Halibut quota is being opposed

Another View

Editor;

The International Pacific Halibut Commission allocates an annual halibut quota to Canada based on the bio-mass estimated in British Columbia. The Minister of Fisheries then distributes the allocation between Canadian harvesters.

In 2003 the minister established an allocation for Canadian harvesters of 88 per cent  commercial and 12 per cent recreational. Recreational includes all Canadians. In 2003 the total Canadian quota was 12.85 million pounds, the recreational share 1.54 million pounds,  the recreational limit was two per day and the season was February 1 to December 31.

In 2010 the overall Canadian quota was reduced to 7.51 million pounds, the recreation quota reduced to 900,000 pounds, the recreational  limit was reduced to one halibut per day and the season was shortened to include March through mid-October.

Even with these measures, the recreational fishers caught 1.13 million pounds.

The Minster of Fisheries recently announced that this year’s quota would be roughly the same as 2010. The season will open March and close when 2011 quota of 900,000 pounds is caught. She added a new twist and stated that recreational fishing businesses will have the opportunity of purchasing their own private quota from the commercial sector.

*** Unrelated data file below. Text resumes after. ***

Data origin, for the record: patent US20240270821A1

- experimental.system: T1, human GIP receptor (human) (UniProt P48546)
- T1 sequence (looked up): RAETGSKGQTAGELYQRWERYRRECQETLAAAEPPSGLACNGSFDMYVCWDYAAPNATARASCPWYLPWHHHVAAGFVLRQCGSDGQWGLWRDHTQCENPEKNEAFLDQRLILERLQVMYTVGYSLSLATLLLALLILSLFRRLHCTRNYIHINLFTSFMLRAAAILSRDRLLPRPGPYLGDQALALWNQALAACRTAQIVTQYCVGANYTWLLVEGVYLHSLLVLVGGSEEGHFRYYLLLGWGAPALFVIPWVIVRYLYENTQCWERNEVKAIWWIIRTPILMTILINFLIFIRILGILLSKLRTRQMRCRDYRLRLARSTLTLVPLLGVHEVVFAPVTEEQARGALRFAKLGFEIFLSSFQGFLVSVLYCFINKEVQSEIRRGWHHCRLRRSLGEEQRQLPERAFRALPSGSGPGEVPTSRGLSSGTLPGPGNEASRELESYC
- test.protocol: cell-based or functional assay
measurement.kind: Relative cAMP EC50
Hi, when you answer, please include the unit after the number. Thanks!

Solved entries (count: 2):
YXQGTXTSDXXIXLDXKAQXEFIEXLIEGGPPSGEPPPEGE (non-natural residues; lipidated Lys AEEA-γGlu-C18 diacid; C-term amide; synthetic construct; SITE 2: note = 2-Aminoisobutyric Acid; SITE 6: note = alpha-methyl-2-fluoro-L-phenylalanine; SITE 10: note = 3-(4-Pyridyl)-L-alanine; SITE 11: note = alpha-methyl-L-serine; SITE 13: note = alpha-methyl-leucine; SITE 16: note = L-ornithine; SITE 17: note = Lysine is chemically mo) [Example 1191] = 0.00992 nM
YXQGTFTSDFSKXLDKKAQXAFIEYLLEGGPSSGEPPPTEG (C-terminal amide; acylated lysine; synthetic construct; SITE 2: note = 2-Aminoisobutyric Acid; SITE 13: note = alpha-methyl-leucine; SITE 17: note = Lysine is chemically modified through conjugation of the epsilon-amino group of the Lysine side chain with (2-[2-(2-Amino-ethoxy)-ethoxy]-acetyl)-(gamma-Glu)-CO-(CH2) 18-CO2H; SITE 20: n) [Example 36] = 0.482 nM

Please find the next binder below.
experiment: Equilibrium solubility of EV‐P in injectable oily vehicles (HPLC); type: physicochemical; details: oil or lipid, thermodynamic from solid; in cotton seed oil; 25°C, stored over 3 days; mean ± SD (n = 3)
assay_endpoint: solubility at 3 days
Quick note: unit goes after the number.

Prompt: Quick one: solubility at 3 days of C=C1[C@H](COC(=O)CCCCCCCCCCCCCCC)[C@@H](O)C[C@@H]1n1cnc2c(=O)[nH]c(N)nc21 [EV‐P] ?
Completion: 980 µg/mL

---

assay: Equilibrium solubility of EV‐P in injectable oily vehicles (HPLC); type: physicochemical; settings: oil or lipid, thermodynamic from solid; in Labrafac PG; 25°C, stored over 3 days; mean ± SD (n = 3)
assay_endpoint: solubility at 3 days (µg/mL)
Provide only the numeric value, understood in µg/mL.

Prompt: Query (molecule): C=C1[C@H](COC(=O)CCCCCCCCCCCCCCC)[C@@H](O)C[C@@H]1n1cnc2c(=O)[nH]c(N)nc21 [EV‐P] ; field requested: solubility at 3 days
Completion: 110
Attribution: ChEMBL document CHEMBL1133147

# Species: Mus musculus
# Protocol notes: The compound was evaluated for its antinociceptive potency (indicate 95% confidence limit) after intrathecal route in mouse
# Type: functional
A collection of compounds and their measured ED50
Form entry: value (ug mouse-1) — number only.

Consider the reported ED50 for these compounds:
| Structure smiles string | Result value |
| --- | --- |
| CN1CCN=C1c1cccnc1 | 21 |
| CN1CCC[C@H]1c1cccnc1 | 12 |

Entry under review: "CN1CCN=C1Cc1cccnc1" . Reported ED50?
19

The daily limit of one halibut per day with a mid-season closure will absolutely cripple the recreational sports fishing. More importantly the Canadian government is privatizing and allocating away the right of Canadians to access to the common property resource of halibut.

The 88 per cent commercial allocation is basically a bank for halibut allocation. The bank is open for First Nations, commercial fishers,  and now recreational purchases. This bank represents the ultimate private ownership of the fishery and unfortunately the 12 per cent left for the Canadian  public does not allow, in years of low abundance, enough quota to provide for their right to harvest even one halibut for the whole season.

Although the opening sentence of the Ocean Act states that the Atlantic, Arctic and Pacific Oceans are the common heritage of all Canadians, the Fisheries Act states that fishing in not a right of Canadians but a privilege granted by the Minister of Fisheries. There is no recreational harvest of lobsters and crabs in Nova Scotia and the recreational cod fishery in Newfoundland is three weeks in length. It would seem fairly obvious that we are headed down the same path.

On, February 16, my colleagues at the Capital Regional District Board passed a resolution requesting that the Minister of Fisheries, during years of low abundance  purchase or lease enough quota from the commercial bank to establish a bare minimum, guaranteed limit and season which would ensure the survival of coastal communities and allow Canadian citizens to have the opportunity to catch one halibut, 11 months of the year.

Although this is a federal responsibility, it is a major issue for every coastal community on Vancouver Island. We are sending a message that we are not Nova Scotia and we are not Newfoundland. We will not stand by and watch the demise of our fishery.

The CRD community of municipalities and electoral areas are stepping-up to represent our constituents and will be asking the rest of the coastal  communities  to join us in our quest at the AVICC conference in Sidney. I hope we will send a unified voice to Ottawa.

Mike Hicks, Regional DirectorJuan de Fuca